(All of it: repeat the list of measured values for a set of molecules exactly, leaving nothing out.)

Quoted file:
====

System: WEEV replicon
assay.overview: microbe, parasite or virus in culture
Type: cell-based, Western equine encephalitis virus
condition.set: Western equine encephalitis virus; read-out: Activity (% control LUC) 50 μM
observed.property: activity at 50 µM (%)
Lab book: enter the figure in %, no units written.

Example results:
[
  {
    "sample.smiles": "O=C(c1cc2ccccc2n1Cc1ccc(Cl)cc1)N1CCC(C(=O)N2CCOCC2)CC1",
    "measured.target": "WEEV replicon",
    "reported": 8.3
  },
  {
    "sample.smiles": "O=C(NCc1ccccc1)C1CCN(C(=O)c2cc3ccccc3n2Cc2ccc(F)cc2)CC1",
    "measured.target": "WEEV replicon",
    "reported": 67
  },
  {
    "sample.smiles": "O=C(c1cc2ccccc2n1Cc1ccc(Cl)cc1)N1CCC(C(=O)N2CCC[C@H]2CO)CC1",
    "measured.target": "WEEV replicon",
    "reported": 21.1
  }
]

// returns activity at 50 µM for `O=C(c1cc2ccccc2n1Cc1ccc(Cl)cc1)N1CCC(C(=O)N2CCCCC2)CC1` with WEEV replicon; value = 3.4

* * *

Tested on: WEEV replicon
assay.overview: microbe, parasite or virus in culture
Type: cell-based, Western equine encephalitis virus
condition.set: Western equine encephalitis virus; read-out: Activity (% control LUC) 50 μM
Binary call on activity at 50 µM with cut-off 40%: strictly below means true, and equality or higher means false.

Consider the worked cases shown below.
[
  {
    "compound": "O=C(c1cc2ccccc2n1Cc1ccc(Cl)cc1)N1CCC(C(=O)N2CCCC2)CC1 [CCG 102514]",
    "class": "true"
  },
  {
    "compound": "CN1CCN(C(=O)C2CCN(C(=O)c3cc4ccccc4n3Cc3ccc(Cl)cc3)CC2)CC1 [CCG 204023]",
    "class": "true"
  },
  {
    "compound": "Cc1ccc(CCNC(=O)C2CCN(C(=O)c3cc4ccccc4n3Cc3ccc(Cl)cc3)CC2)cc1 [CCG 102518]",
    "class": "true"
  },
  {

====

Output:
System: WEEV replicon
assay.overview: microbe, parasite or virus in culture
Type: cell-based, Western equine encephalitis virus
condition.set: Western equine encephalitis virus; read-out: Activity (% control LUC) 50 μM
observed.property: activity at 50 µM (%)
Lab book: enter the figure in %, no units written.

Example results:
[
  {
    "sample.smiles": "O=C(c1cc2ccccc2n1Cc1ccc(Cl)cc1)N1CCC(C(=O)N2CCOCC2)CC1",
    "measured.target": "WEEV replicon",
    "reported": 8.3
  },
  {
    "sample.smiles": "O=C(NCc1ccccc1)C1CCN(C(=O)c2cc3ccccc3n2Cc2ccc(F)cc2)CC1",
    "measured.target": "WEEV replicon",
    "reported": 67
  },
  {
    "sample.smiles": "O=C(c1cc2ccccc2n1Cc1ccc(Cl)cc1)N1CCC(C(=O)N2CCC[C@H]2CO)CC1",
    "measured.target": "WEEV replicon",
    "reported": 21.1
  }
]

// returns activity at 50 µM for `O=C(c1cc2ccccc2n1Cc1ccc(Cl)cc1)N1CCC(C(=O)N2CCCCC2)CC1` with WEEV replicon; value = 3.4

* * *

Tested on: WEEV replicon
assay.overview: microbe, parasite or virus in culture
Type: cell-based, Western equine encephalitis virus
condition.set: Western equine encephalitis virus; read-out: Activity (% control LUC) 50 μM
Binary call on activity at 50 µM with cut-off 40%: strictly below means true, and equality or higher means false.

Consider the worked cases shown below.
[
  {
    "compound": "O=C(c1cc2ccccc2n1Cc1ccc(Cl)cc1)N1CCC(C(=O)N2CCCC2)CC1 [CCG 102514]",
    "class": "true"
  },
  {
    "compound": "CN1CCN(C(=O)C2CCN(C(=O)c3cc4ccccc4n3Cc3ccc(Cl)cc3)CC2)CC1 [CCG 204023]",
    "class": "true"
  },
  {
    "compound": "Cc1ccc(CCNC(=O)C2CCN(C(=O)c3cc4ccccc4n3Cc3ccc(Cl)cc3)CC2)cc1 [CCG 102518]",
    "class": "true"
  },
  {